If you are having a meeting and everyone is on mute unless they are speaking and they are not on camera the Chair and the clerk cannot tell if everyone is still present. From time to time at random points ask an attendee if they are still there by asking if they have anything to add – this is not accusing them of not paying attention but we are more susceptible to distraction if we are at home on our own pcs or laptops! If people do need to leave the meeting or you are anticipating a long meeting build in a comfort break.

5. Think About The Clerk

It is important that during the meeting you are all cognisant of the clerk – make sure that they have captured key decisions and actions, ask people to repeat anything if necessary, allow the clerk time to catch up.

6. Recording The Meeting - clerks

Ensure that you all approve being recorded at the beginning of the meeting. Some boards are used to being recorded and some clerks routinely record meetings. Make sure that;

7. Confidentiality Still Matters

Not all the meeting should be open to all participants just as a face to face meeting is not. Give some thought in advance to;

8. There Are People Behind The Camera

Think about how you are going run your elections. How are you going to manage the voting on decisions and elections? Remember that there are people behind the screen or keyboard who you cannot see. Try to consider their feelings. Are they someone who doesn’t always ask questions – how can you help them? How do you tell some one they have not been elected when you cannot see them and there are 9 other people listening? How do you challenge someone about their reports if you cannot see them and you do not want to sound aggressive. Think about how you can temper your own behaviour.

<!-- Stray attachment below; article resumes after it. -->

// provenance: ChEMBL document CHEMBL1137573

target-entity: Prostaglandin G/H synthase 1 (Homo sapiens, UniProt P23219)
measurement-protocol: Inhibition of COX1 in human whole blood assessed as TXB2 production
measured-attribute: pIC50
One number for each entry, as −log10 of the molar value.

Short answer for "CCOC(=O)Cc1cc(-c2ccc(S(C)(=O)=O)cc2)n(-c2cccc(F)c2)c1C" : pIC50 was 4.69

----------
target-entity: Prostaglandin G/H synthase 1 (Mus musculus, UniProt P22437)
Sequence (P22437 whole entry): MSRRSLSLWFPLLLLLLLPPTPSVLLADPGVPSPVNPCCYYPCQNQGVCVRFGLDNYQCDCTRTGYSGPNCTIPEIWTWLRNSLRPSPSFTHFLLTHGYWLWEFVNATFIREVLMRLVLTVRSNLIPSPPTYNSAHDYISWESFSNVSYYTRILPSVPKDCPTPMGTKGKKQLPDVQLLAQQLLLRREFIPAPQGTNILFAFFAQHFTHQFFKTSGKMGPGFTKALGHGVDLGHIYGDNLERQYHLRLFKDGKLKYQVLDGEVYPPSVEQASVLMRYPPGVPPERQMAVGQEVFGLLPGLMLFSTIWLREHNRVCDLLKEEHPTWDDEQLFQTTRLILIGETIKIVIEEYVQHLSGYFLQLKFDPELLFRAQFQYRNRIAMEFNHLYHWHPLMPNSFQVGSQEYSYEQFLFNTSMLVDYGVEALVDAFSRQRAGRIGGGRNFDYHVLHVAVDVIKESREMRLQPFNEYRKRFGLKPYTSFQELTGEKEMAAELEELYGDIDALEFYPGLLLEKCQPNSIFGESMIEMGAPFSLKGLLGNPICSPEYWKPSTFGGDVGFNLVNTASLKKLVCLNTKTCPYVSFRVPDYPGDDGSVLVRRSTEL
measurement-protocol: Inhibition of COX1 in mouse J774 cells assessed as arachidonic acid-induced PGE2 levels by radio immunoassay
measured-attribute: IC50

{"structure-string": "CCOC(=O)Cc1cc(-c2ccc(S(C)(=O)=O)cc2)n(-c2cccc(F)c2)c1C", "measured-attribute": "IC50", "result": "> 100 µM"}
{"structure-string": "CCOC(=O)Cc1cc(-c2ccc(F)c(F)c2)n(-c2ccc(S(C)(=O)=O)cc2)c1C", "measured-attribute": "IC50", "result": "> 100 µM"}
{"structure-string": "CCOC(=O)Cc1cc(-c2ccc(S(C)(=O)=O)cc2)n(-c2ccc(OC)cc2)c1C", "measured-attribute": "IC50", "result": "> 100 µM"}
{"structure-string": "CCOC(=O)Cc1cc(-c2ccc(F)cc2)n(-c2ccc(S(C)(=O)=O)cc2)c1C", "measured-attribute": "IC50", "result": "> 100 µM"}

9. Speak and Think Clearly

If you are chairing a virtual meeting try to keep the vocal energy of the meeting at the right level. Do not let most dominant voice round the governance table dominate the conversation. Prepare well and think about what you expect from each agenda item, how will be most likely to ask a question and who will be leading on giving the answers. Allow time for everyone to contribute if they so wish. Try and avoid repetition.

Remember if you want to reach consensus a ‘uhuh’ is not the same as ‘yes’; and ‘mmm’ can mean many things!

Establish your own meeting practices – how do people let the Chair know they want to speak for example?

10. Holding to Account

Give some thought as to how you are going to fulfil this important function of governance in a virtual meeting – remember that you do not want participant to feel as tough they have been told off if they express an opinion in a way that they might not in a face to face meeting.

Try and summarise as you go along – both the Chair and the clerk can play a key role in this as way of helping everyone clearly understand what has been decided.

 

After the Meeting

 

Remember

Check In. Stay In. Follow Up

 

 

Fee Stagg is an National Leader of Governance, facilitator, mentor and clerk.

 

Useful Reads and References

The National Governance Association has issued some free guidance

https://www.nga.org.uk/News/Blog/April-2020/Governing-virtually-three-boards-share-their-exper.aspx

Governing in challenging circumstances Business continuity and holding virtual meetings

Moving forward as we work out how we will governor in a different way you may find this interesting

https://bateswells.co.uk/wp-content/uploads/2019/06/wired-to-govern-a-trustees-handbook-for-the-digital-revolution-pdf.pdf

Top Tips on Virtual Meetings

https://www.sae.org/standardsdev/virt_meetings.pdf

 

[1] para 4. The definition and forms of a meeting